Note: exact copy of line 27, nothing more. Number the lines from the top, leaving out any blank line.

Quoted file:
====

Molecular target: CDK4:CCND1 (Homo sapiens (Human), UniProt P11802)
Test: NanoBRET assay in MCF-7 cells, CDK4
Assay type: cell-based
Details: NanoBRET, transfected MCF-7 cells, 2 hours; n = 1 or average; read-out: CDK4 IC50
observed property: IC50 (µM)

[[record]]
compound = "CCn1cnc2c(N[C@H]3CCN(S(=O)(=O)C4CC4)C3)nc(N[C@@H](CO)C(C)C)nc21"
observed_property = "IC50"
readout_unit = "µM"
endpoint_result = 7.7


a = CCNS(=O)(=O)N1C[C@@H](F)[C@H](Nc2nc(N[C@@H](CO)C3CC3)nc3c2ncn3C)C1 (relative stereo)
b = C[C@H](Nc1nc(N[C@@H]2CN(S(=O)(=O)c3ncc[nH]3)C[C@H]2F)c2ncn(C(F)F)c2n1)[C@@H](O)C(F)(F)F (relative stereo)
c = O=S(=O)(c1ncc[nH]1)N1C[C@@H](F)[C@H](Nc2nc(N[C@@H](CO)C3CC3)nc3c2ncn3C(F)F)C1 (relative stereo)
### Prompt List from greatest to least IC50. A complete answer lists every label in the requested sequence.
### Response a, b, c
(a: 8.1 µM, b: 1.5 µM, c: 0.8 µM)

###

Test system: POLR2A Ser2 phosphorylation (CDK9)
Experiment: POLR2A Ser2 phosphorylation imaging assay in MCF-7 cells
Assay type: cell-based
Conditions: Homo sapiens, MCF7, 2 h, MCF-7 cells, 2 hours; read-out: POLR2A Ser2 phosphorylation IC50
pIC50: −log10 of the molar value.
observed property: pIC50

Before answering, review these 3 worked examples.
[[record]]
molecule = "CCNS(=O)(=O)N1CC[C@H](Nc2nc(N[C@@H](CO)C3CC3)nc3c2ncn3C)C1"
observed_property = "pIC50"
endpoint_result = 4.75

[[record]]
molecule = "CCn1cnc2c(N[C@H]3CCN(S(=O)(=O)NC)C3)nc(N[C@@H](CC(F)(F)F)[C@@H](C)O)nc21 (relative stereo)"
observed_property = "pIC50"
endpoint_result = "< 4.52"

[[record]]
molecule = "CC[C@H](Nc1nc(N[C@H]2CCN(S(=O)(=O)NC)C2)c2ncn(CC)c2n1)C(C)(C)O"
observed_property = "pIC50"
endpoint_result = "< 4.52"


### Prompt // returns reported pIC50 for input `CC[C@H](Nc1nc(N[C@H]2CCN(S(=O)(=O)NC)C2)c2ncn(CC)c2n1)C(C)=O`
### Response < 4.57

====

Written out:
observed_property = "pIC50"